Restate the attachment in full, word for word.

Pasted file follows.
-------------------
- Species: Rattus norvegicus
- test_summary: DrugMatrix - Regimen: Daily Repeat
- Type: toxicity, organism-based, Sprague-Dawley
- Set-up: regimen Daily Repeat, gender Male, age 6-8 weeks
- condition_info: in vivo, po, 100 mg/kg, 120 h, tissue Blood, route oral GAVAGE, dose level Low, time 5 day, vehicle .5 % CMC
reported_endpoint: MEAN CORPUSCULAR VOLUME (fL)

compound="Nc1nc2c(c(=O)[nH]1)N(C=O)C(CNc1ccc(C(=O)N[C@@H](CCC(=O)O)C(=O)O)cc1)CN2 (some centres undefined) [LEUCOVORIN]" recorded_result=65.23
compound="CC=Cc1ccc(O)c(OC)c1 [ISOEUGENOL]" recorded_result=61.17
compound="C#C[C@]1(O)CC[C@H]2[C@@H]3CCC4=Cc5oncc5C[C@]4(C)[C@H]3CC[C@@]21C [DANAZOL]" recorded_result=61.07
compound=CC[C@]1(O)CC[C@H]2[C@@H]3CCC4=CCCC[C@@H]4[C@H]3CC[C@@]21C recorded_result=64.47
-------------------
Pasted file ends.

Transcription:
- Species: Rattus norvegicus
- test_summary: DrugMatrix - Regimen: Daily Repeat
- Type: toxicity, organism-based, Sprague-Dawley
- Set-up: regimen Daily Repeat, gender Male, age 6-8 weeks
- condition_info: in vivo, po, 100 mg/kg, 120 h, tissue Blood, route oral GAVAGE, dose level Low, time 5 day, vehicle .5 % CMC
reported_endpoint: MEAN CORPUSCULAR VOLUME (fL)

compound="Nc1nc2c(c(=O)[nH]1)N(C=O)C(CNc1ccc(C(=O)N[C@@H](CCC(=O)O)C(=O)O)cc1)CN2 (some centres undefined) [LEUCOVORIN]" recorded_result=65.23
compound="CC=Cc1ccc(O)c(OC)c1 [ISOEUGENOL]" recorded_result=61.17
compound="C#C[C@]1(O)CC[C@H]2[C@@H]3CCC4=Cc5oncc5C[C@]4(C)[C@H]3CC[C@@]21C [DANAZOL]" recorded_result=61.07
compound=CC[C@]1(O)CC[C@H]2[C@@H]3CCC4=CCCC[C@@H]4[C@H]3CC[C@@]21C recorded_result=64.47